Subject to mandatory legal and statutory provisions, it is advisable in most cases to implement detailed provisions in a set of regulations, since they may be amended more easily if necessary.

Existing foundations and foundations relocating to Zurich or Vaud may also react to these changes in practice. It is necessary to distinguish whether the affected provisions are included in the foundation charter or in a set of regulations:

  • Foundation charter: With the revision of the law on foundations as of January 1, 2024, amendments of the foundation charter were partially made easier. The Supervisory Authority for Foundations is given the power to make insignificant amendments that relate to the purpose or organization of the foundation, after consulting the foundation board, provided that the amendments are justified on objective grounds and that no rights of third parties are affected. Generally, the foundation board also has the possibility to file an application to this effect with the Supervisory Authority for Foundations. According to the doctrine and the practice, insignificant organizational changes include formalities of the foundation's internal procedures, which include provisions on remuneration. In addition, changes to the investment regulations are also considered to be insignificant. Foundation-specific provisions are always reserved. The line between what constitutes an insignificant and a significant amendment is blurred and is often a matter of discretion.

    Significant amendments to the purpose of the foundation are only possible under strict conditions. Expanding the activities of the foundation abroad is likely to be considered a significant change of a foundation's purpose. Such a significant change in the purpose requires (i) that the original purpose has taken on an altered meaning respectively effect to such an extent that the foundation has clearly departed from the founder's intent, or (ii) that the founder has reserved the right to amend the purpose in the charter and at least ten years have elapsed since the last amendment was requested.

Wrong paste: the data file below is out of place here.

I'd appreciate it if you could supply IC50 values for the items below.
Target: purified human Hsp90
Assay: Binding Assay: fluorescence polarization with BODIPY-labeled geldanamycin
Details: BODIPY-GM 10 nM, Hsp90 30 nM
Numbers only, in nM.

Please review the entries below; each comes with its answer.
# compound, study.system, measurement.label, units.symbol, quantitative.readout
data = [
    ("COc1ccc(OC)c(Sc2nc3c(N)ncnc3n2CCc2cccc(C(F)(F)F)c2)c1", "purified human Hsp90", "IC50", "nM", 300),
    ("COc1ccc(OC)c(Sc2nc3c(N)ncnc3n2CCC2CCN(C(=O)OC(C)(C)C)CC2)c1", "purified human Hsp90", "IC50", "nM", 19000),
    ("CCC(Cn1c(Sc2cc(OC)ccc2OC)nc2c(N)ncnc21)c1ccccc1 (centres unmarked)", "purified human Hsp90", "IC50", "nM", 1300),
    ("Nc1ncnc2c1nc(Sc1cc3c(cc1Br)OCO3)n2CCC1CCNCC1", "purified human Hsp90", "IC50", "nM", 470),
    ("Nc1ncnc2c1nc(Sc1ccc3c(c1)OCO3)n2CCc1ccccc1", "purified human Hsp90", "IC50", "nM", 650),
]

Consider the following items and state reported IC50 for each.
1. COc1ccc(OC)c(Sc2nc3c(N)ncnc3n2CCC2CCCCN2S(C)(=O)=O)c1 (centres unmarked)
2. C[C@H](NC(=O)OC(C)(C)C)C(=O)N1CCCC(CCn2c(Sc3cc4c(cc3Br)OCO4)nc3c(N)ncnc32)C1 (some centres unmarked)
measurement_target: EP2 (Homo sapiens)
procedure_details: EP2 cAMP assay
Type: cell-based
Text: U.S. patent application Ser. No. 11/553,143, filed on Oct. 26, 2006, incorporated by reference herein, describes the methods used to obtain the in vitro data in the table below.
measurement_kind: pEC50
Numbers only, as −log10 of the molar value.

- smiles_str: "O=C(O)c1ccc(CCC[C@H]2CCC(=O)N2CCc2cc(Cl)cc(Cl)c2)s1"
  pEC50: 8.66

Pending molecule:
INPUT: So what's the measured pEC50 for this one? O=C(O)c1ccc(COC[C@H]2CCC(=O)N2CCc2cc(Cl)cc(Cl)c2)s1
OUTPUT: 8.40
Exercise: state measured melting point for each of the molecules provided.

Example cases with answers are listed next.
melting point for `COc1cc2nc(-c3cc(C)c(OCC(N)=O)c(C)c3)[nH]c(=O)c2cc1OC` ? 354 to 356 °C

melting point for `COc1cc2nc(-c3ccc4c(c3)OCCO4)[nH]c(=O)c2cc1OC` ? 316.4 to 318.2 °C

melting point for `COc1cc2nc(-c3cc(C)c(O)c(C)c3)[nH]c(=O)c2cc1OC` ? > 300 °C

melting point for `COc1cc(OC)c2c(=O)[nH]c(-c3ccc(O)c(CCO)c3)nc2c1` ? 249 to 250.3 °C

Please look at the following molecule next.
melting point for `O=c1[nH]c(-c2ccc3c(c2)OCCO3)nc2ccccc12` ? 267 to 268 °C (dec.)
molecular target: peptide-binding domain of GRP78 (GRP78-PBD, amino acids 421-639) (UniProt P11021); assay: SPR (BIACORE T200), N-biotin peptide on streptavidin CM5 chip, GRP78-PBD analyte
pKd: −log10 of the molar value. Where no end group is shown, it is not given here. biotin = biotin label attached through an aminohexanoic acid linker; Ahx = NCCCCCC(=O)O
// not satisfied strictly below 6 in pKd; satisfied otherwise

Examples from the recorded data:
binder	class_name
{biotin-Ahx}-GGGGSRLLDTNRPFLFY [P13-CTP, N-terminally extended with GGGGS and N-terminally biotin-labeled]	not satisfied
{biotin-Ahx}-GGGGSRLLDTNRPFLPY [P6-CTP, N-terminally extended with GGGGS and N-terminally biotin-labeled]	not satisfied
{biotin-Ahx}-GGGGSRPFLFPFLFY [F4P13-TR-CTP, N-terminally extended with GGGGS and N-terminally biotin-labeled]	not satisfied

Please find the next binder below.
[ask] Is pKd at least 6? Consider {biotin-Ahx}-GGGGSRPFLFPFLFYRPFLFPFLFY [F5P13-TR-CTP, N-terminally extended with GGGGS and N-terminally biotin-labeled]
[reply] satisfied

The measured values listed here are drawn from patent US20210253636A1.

Amendments to the foundation charter are subject to a ruling from the competent authority. A public deed is not required for the amendments.
  • Regulations: If the relevant provisions are contained in a set of regulations, an amendment must generally be submitted to the Supervisory Authority for Foundations for approval.

It is to be assessed on a case-by-case basis in which manner an amended provision in the foundation charter or the regulations is to be submitted to the competent tax administration.

Further considerations

When remunerating members of the foundation board, it should be noted that the remuneration may be subject to social security and pension funds contributions. In addition, foundation board members with foreign connections may be subject to income taxation at source. The foundation board must therefore ensure that the foundation fulfills its contribution and reporting obligations.